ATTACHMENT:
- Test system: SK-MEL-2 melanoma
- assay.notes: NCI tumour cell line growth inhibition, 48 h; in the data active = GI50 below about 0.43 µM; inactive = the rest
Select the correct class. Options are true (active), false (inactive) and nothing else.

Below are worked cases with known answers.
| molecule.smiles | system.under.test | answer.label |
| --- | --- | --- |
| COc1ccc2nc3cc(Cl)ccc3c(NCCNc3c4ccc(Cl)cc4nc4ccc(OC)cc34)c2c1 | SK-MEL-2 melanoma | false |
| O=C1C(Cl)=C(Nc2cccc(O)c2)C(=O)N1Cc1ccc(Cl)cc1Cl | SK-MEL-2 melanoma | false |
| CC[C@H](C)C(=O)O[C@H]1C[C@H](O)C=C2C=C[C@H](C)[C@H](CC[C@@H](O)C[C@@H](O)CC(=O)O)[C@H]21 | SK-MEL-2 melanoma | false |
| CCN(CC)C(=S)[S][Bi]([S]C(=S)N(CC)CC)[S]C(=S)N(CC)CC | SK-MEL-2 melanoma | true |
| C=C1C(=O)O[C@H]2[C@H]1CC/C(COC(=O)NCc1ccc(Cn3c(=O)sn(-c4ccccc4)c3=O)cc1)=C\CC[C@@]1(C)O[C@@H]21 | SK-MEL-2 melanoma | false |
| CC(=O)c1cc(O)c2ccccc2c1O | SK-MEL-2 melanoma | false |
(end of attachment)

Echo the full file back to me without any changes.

- Test system: SK-MEL-2 melanoma
- assay.notes: NCI tumour cell line growth inhibition, 48 h; in the data active = GI50 below about 0.43 µM; inactive = the rest
Select the correct class. Options are true (active), false (inactive) and nothing else.

Below are worked cases with known answers.
| molecule.smiles | system.under.test | answer.label |
| --- | --- | --- |
| COc1ccc2nc3cc(Cl)ccc3c(NCCNc3c4ccc(Cl)cc4nc4ccc(OC)cc34)c2c1 | SK-MEL-2 melanoma | false |
| O=C1C(Cl)=C(Nc2cccc(O)c2)C(=O)N1Cc1ccc(Cl)cc1Cl | SK-MEL-2 melanoma | false |
| CC[C@H](C)C(=O)O[C@H]1C[C@H](O)C=C2C=C[C@H](C)[C@H](CC[C@@H](O)C[C@@H](O)CC(=O)O)[C@H]21 | SK-MEL-2 melanoma | false |
| CCN(CC)C(=S)[S][Bi]([S]C(=S)N(CC)CC)[S]C(=S)N(CC)CC | SK-MEL-2 melanoma | true |
| C=C1C(=O)O[C@H]2[C@H]1CC/C(COC(=O)NCc1ccc(Cn3c(=O)sn(-c4ccccc4)c3=O)cc1)=C\CC[C@@]1(C)O[C@@H]21 | SK-MEL-2 melanoma | false |
| CC(=O)c1cc(O)c2ccccc2c1O | SK-MEL-2 melanoma | false |